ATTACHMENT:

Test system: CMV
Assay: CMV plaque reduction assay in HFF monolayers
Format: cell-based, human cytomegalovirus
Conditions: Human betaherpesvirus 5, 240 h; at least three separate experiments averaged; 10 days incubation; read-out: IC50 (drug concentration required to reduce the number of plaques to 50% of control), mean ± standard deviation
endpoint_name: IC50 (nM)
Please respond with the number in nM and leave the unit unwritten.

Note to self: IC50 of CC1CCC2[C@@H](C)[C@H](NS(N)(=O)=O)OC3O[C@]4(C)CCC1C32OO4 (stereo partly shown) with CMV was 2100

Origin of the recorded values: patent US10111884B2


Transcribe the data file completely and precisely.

Test system: CMV
Assay: CMV plaque reduction assay in HFF monolayers
Format: cell-based, human cytomegalovirus
Conditions: Human betaherpesvirus 5, 240 h; at least three separate experiments averaged; 10 days incubation; read-out: IC50 (drug concentration required to reduce the number of plaques to 50% of control), mean ± standard deviation
endpoint_name: IC50 (nM)
Please respond with the number in nM and leave the unit unwritten.

Note to self: IC50 of CC1CCC2[C@@H](C)[C@H](NS(N)(=O)=O)OC3O[C@]4(C)CCC1C32OO4 (stereo partly shown) with CMV was 2100

Origin of the recorded values: patent US10111884B2